Located on Multnomah Creek in the Columbia River Gorge, Multnomah Falls is Oregon’s tallest at 620 feet. The two-drop cascade, fed by rainwater and snowmelt, is also the state’s most visited site—and for good reason. The stream runs year-round, though it sometimes partially freezes in the winter (just be sure to dress warm!). For the best views, head to the Benson Bridge footbridge, which overlooks the falls. It’s also worth noting that Multnomah Falls are just 30 miles east of downtown Portland, making for a great day trip destination.

Yellow Dog Falls, MI
Photograph: Travel Marquette + Aaron Peterson

5. Yellow Dog Falls, MI

As you can guess by its name, the Yellow Dog Falls can be found along the Yellow Dog River on Michigan’s Upper Peninsula. Spanning 50 feet wide with a 30-foot drop, these picturesque falls—separated by a large boulder—are ideal for outdoor enthusiasts: Plenty of hiking, fishing, and swimming opps await. Speaking of the latter, at the bottom of the falls is a small, shallow, and sandy pool where travelers can enjoy a refreshing dip—though beware of the slippery rocks!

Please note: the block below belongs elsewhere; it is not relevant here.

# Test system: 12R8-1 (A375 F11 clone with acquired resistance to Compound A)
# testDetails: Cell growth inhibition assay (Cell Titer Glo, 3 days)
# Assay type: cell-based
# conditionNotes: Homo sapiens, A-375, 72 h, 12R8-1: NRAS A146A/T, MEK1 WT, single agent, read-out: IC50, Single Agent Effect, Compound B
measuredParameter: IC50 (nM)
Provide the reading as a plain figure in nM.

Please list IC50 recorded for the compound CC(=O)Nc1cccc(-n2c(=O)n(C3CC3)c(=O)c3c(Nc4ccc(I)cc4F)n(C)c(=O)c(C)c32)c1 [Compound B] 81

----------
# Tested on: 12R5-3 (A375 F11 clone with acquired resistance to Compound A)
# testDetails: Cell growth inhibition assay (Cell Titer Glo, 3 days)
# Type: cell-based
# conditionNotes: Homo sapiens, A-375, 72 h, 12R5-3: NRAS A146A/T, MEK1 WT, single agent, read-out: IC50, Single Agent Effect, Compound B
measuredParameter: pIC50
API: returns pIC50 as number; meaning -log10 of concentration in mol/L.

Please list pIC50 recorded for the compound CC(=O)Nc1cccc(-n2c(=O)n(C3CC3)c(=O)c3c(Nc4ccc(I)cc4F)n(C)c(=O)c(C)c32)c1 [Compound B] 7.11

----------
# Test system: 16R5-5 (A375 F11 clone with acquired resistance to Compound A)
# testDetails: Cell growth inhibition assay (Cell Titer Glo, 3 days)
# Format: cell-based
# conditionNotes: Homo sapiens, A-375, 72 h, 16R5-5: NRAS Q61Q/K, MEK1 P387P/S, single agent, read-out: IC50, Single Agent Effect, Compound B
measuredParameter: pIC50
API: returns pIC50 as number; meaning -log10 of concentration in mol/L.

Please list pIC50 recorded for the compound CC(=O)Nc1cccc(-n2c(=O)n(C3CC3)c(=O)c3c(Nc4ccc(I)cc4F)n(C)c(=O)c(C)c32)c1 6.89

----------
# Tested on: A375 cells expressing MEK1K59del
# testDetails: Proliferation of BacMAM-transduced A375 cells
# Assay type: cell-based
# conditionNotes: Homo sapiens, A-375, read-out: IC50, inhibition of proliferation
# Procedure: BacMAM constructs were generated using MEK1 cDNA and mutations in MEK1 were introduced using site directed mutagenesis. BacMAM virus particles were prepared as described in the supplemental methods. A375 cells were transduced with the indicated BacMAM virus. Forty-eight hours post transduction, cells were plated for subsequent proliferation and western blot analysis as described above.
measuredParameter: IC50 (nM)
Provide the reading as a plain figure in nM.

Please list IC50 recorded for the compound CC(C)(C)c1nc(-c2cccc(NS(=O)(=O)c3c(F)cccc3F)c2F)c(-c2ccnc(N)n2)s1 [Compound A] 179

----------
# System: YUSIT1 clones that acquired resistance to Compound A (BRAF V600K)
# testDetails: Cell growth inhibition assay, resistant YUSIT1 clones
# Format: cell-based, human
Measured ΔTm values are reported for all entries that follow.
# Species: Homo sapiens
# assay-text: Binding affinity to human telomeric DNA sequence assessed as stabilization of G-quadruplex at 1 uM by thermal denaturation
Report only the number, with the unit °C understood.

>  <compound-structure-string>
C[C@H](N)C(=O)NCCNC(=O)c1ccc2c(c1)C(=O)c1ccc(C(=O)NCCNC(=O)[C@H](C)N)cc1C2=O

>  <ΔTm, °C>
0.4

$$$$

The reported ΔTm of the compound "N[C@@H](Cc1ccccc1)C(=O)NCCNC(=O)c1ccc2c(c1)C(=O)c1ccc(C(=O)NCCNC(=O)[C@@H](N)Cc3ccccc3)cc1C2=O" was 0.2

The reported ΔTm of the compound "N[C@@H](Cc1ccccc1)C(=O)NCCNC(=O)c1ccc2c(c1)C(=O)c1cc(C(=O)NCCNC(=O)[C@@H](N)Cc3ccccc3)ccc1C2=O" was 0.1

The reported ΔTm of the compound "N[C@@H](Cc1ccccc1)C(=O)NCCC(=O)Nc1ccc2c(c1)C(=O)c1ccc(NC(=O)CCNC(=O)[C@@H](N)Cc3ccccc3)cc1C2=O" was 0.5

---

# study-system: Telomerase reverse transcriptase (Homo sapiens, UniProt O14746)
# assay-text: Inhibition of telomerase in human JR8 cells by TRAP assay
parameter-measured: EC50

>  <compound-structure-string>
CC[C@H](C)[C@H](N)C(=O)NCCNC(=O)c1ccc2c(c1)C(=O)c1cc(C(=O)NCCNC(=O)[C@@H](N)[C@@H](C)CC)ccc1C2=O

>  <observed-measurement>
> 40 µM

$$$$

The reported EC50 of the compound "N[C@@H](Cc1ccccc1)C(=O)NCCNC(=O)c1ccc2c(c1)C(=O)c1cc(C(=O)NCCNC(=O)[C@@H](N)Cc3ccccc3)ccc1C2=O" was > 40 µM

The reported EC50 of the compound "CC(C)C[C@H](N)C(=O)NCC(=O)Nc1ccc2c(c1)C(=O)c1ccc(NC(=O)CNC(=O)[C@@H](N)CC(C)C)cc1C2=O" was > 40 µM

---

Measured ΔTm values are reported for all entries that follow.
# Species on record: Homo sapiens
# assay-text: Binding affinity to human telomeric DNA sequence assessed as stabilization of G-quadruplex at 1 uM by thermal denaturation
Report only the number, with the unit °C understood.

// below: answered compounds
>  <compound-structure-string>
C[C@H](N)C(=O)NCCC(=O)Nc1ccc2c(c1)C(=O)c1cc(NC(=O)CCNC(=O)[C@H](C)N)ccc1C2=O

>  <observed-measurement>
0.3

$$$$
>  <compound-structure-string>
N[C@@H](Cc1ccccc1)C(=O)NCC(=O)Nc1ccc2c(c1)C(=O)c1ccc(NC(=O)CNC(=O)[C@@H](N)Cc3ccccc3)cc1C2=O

Snoqualmie Falls, WA
Photograph: Unsplash/Dave

6. Snoqualmie Falls, WA

For a quick and easy Seattle day trip, look no further than Snoqualmie Falls. Located on Snoqualmie River in the foothills of the Cascade Mountains, this 270-foot waterfall is just a 40-minute drive from Seattle. (Plus, the drive up is part of the fun, as you pass through lush forests and quaint towns.) Here, you’ll also find a two-acre park, an observation deck, picnic tables, and a gift shop. Overlooking the falls is the luxe Salish Lodge & Spa, where you can dine cliffside and take in postcard-worthy views of the waterfall and surrounding scenery.